Nowadays, you can expect that some of your interviews for a job won’t be face-to-face, but screen-to-screen.
A growing number of companies are conducting interviews online. Once upon a time, employers would bring out-of-town candidates to their offices – but that practice has gone the way of cheap gas and big expense budgets.
Now, to save money and time, a lot of hiring managers are Skyping first –even when the candidate is around the corner.
Many job hunters believe it’s that much easier to interview from the comfort of their home. It’s true you don’t have to worry about being late to your meeting, but on the other hand, you don’t have the benefit of a firm hand-shake and a friendly chat together as you walk to the elevator.
A Skype interview is a whole different ballgame. To wow someone via webcam takes preparation.
As experienced recruiters with The Bagg Group, we know what hiring managers at the best companies in and around the GTA want, need and expect from candidates. Our insight is why we’re so successful in placing people in full-time, contract and temporary work, month after month.
Of course, skill, experience and attitude matter most. But when a hiring manager is faced with a lot of great candidates, we see every day how it’s the little things that can get a candidate on or off a short list.
When doing an interview via Skype, little things matter, a lot.
Here are The Bagg Group’s top 12 must-do tips to help you make the right impression in front of the camera.
1. Dress as you would for a face-to-face: Check out the company’s website and Facebook page to get an idea of how staff and executives dress, and do as they as do. Be careful about just throwing on a jacket and wearing sweats. If you have to stand up to adjust a cable or a light, the interviewer may see your entire outfit.
2. Dress up your space: The first impression of you includes an impression of what’s around you. Be aware of what the interviewer will see on your shelves and on the wall. Create the right environment by moving in plants or placing books and magazines on shelves. Try to make your background look like a workplace.
3. Think like a photographer: You may have to warm up the lighting by adding lamps. It’s worth it. If you’re Skyping against a white wall, lit only by harsh overhead light, make sure you don’t have unflattering shadows on your face that make you look tired and haggard. As well, be sure your face is not hidden in darkness or that you don’t have a halo light effect around your head. Take pictures of yourself with your webcam before the interview to see how you look.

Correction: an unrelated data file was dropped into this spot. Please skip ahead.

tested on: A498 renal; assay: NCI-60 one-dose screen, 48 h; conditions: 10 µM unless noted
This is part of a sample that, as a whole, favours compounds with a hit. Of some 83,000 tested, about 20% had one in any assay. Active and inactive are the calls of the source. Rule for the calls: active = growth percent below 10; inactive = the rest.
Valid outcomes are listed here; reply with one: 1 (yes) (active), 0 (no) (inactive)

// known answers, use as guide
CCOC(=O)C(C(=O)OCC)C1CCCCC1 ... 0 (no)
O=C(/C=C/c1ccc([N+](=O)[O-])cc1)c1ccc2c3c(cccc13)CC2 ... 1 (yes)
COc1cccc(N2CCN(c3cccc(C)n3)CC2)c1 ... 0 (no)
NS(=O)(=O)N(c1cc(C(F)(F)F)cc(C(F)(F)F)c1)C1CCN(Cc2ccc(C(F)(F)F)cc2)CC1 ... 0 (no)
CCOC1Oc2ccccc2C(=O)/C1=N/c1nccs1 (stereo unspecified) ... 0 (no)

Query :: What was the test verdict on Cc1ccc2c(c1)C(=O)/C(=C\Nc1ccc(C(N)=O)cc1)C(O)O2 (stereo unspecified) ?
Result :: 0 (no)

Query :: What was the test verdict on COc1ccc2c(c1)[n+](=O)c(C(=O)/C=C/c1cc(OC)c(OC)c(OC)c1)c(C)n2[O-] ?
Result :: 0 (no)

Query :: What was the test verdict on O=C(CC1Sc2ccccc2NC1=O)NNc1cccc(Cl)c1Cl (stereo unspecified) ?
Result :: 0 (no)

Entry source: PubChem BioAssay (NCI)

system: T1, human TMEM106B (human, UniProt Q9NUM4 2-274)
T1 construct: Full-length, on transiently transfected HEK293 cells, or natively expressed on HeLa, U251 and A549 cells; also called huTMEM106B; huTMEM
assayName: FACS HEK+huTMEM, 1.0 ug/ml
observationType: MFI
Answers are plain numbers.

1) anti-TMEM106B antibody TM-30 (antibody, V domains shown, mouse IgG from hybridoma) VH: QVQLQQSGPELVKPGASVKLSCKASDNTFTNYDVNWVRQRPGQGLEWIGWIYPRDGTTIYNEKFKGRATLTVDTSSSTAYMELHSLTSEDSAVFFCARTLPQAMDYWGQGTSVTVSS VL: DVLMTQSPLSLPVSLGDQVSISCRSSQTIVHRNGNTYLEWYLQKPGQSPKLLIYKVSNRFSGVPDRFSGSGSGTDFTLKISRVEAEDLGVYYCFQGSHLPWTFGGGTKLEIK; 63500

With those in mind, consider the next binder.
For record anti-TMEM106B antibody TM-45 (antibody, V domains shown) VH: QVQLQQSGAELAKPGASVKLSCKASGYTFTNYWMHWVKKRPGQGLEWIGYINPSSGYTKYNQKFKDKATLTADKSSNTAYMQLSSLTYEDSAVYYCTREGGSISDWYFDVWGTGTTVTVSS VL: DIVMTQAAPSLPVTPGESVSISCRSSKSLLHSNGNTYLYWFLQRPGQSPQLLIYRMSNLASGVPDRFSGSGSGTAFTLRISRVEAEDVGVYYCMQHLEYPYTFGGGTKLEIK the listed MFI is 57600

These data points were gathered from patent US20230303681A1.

4. Eliminate background noise: If you were meeting face-to-face, you wouldn’t bring your dog, your kids, or a TV into the interview room. Whatever isn’t appropriate in person, isn’t appropriate on Skype.
5. Check your connection: If your connection is weak, find a better wifi spot before your interview. Dropped calls and freezing are understandable, but these distract from the interview and reflect poorly on your ability to plan ahead. Make sure your audio is at the right level before the interview.
6. Close all other programs: It’s annoying to have pings and beeps interrupt the conversation. As well, it’s too tempting to check your alerts. Don’t think interviewers won’t notice, they will – and it’ll hurt your chances of getting hired. People can always tell when you’re not 100% present.
7. Look at the camera, not the screen. Looking at the web camera is the only way to maintain direct eye contact with your interviewer. It’s not easy as we’re all tempted to look straight at the screen. Some people find it helps to put a picture of a family member or friend right under or above the camera lens to keep them looking at the right spot and to maintain a friendly expression.
8. Practice, practice, practice. Set up as many test Skype interviews with friends to get used to interviewing online and looking at the camera. Ask friends to tell you what they see in the background, how your face is lit, how your posture is, how the audio levels sound, etc.
9. Have cheat notes: One of the great advantages of an online interview is that you can use cheat notes. Have your key points in large print, taped on the wall behind your computer or at your side, so you can see them easily at a super quick glance.
10. Keep your Skype profile professional. The first thing your interviewer will see isn’t you – it’s your profile. You don’t want your username and picture to send out the wrong signal, and hurt your image. You can always create a professional Skype account –after all, they’re free.
11. Engage your interviewer: If you’re just a talking head who goes on and on, your viewer will get bored – even more so than in a face-to-face. When the interviewer gets restless, it’s easy for them to put you on a split screen and start reading their mail. Be sure to check in with them often, ask questions, and keep your answers relevant and to the point.
12. Follow-up with a thank you — off Skype. Although the interviewer is now on your list of contacts, they don’t want to get messages or calls from all the candidates they’ve interviewed – unless they’ve requested it. Having someone on your list of contacts doesn’t make them your friend. Send a thank-you note to their email address, as you would if you had interviewed in person.